“You cried wolf, and no wolf appeared,” said Bell, who’s now a senior director at the Bipartisan Policy Center in Washington. “It has persuaded a fair number of members of Congress that the effect of a downgrade is overstated and it will not lead to some serious economic or financial problem.”
Still, the possibility of another downgrade will weigh on policy makers, said William Daley, Obama’s former White House chief of staff. Even though Treasury yields fell, “consumer confidence dropped dramatically after the downgrade, and do we really want to test that again?” he said.
The Conference Board’s Consumer Confidence index plunged from 59.2 in July 2011 to 45.2 in August in the wake of the debt standoff and credit downgrade. The index didn’t recover to its July level until December.
Growth in consumer spending slowed from 0.8 percent in July of last year to 0.1 percent in August before rebounding to 0.7 percent in September.
Investors in America
Romney, speaking to reporters in Concord, New Hampshire, three days after the downgrade, said the ratings cut “has a consequence not only for our borrowing cost long-term, but also for the ability of America to have the confidence of people around the world as investors in America.”
Glenn Hubbard, a Romney economic adviser, said in a July 12 telephone interview that the Republican candidate “was and is absolutely right.” Flight of capital out of Europe, a slowing world economy and the Fed’s program of replacing holdings of short-term debt with longer-term securities have obscured the impact of the downgrade, he said.
Ryan, a Wisconsin Republican, also defended his warning, saying interest rates haven’t gone up only because so many other nations are in such bad shape.
“We are a safe haven for now” for investors because of Europe’s debt crisis, Ryan said in an interview. Rates will rise, he predicted. “We just don’t know when, and I don’t want to tempt fate.”
El-Erian of Newport Beach, California-based Pimco, which oversees the world’s biggest bond fund, didn’t respond to a request for comment.
Terry Belton, global head of fixed-income and foreign- exchange research at JPMorgan Chase & Co. in New York, said on a July 26, 2011, conference call that a downgrade could boost Treasury yields by as much as 70 basis points in the intermediate term and increase the government’s borrowing costs by $100 billion a year. A basis point is 0.01 percentage point.
Instead, the U.S. is on track to pay less interest this year. U.S. Treasury securities paid $454 billion of interest last year, according to the Congressional Budget Office. That’s projected to decline to $442 billion this year and won’t climb above the 2011 cost level until 2015, according to CBO forecasts.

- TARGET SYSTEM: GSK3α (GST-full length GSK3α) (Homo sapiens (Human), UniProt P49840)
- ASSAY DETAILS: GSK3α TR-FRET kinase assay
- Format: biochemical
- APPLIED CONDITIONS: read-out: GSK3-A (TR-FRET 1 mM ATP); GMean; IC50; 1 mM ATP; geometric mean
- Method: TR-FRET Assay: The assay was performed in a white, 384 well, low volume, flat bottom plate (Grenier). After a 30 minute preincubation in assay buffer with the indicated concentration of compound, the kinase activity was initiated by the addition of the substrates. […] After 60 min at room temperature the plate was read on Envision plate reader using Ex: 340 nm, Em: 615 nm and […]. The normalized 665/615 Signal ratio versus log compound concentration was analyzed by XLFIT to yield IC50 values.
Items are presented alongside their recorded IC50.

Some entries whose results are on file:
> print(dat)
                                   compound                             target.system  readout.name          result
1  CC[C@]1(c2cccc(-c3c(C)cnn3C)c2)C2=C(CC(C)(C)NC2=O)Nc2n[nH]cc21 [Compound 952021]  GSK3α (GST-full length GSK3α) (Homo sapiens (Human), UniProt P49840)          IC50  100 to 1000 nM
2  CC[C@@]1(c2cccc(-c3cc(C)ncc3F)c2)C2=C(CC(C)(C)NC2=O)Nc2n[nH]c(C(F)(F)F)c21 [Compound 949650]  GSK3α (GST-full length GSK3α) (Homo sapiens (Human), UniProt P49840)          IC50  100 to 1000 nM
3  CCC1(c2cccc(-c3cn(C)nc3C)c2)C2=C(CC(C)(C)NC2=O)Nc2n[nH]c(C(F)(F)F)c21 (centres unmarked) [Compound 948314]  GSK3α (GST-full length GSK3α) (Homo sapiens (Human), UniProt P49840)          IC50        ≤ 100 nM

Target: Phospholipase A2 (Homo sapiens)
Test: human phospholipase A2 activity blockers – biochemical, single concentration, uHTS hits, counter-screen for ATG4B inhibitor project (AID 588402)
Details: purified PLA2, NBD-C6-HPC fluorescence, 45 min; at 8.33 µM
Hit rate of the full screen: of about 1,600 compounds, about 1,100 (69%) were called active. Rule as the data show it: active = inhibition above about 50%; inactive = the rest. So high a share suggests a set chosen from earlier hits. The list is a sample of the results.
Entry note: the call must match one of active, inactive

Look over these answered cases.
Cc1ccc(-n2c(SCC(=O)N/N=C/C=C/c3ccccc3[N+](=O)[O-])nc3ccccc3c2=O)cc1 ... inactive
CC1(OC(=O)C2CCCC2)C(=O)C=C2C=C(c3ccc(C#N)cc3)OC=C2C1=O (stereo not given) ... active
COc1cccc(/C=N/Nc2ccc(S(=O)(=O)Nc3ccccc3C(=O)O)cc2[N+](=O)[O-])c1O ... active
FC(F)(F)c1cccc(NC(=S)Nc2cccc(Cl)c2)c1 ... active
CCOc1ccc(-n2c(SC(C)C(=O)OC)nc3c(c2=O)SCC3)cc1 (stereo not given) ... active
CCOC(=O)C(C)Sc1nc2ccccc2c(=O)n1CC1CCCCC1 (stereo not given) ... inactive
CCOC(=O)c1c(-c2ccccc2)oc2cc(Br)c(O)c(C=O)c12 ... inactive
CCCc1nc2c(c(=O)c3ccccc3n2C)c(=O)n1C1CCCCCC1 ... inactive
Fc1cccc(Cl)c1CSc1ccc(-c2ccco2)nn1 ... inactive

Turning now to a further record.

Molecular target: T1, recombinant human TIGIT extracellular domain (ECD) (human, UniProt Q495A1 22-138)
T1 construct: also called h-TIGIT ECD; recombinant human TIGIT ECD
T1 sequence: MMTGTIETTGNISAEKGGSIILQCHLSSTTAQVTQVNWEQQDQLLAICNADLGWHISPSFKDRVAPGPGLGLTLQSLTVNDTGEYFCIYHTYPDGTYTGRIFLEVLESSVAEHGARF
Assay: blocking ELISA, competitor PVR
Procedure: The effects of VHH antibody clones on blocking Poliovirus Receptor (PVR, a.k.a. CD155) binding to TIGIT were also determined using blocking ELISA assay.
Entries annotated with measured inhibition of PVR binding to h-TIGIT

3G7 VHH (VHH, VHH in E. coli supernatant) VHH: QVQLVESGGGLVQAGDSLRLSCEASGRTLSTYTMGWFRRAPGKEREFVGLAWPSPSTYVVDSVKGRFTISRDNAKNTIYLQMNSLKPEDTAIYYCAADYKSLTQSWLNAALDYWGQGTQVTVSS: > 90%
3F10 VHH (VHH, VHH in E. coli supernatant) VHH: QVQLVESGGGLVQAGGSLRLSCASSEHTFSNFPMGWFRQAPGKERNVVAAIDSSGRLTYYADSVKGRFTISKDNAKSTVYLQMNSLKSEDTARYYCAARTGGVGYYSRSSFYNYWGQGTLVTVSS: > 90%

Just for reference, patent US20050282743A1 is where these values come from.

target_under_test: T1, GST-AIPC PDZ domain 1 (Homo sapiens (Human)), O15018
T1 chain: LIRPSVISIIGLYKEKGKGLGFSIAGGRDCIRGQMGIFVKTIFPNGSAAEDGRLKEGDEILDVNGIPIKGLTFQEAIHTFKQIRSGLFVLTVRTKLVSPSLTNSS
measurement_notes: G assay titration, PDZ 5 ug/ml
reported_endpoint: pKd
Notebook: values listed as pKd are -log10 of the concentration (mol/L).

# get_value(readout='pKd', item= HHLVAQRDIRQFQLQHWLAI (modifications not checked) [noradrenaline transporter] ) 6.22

Weakening U.S. credit quality, such that the nation more resembles a AA rated borrower, is still likely to drive up 10- year yields by about 60 basis points over time, JPMorgan’s Belton said in a recent interview.
“Yield changes during the last year had nothing to do with the downgrade, but it had to do with everything else pushing yields lower,” Belton said. “On the top of that list you have a massive flight to quality out of Europe, and the U.S. is a safe haven.”
Investors outside the U.S. owned $5.16 trillion of U.S. government debt as of April 30, compared with $4.7 trillion at the end of July 2011 before the credit-rating cut.
“The one thing the Treasury market has above any other government bond market is liquidity,” Stuart Thomson, a money manager in Glasgow at Ignis Asset Management, which oversees the equivalent of $109 billion, said in a June 22 interview. “That liquidity premium is not going to disappear no matter how many downgrades Moody’s or S&P give to it.”
Bidders offered $3.16 for each dollar of the $1.075 trillion of notes and bonds auctioned by the Treasury Department this year as of July 2, as yields reached all-time lows, above the previous high of $3.04 in all of 2011, according to data compiled by Bloomberg. The so-called bid-to-cover ratio was 2.26 from 1998 to 2001 when the nation ran budget surpluses.
Thanks to Europe
“The Europeans have been making us look great,” said Phillip Swagel, former assistant Treasury secretary for economic policy in the George W. Bush administration and now a professor at the University of Maryland in College Park. “It’s all relative. We don’t have the political will to solve our problems that aren’t far over the horizon, but the Europeans don’t have the political will to solve the problems at their doorstep.”
S&P said last month that political and fiscal risks could lead to a second downgrade of U.S. debt by 2014. While Moody’s and Fitch Ratings have kept their top grades on the U.S., both have a negative outlook.
Nobel laureate Paul Krugman said before the downgrade that an S&P cut would be “no big deal,” according to an April 18, 2011, New York Times blog post.
“They have no really solid grip on what it is that they’re talking about,” Krugman, an economics professor at Princeton University, said in a telephone interview on May 9 of this year. “What does it mean to give the U.S. a credit rating? It’s unlikely the U.S. will ever default, we might engage in some inflation. So what is it that they’re talking about?”
To contact the reporters on this story: Mike Dorning in Washington at firstname.lastname@example.org; John Detrixhe in New York at email@example.com; Ian Katz in Washington at firstname.lastname@example.org
To contact the editor responsible for this story: Clark Hoyt at Choyt2@bloomberg.net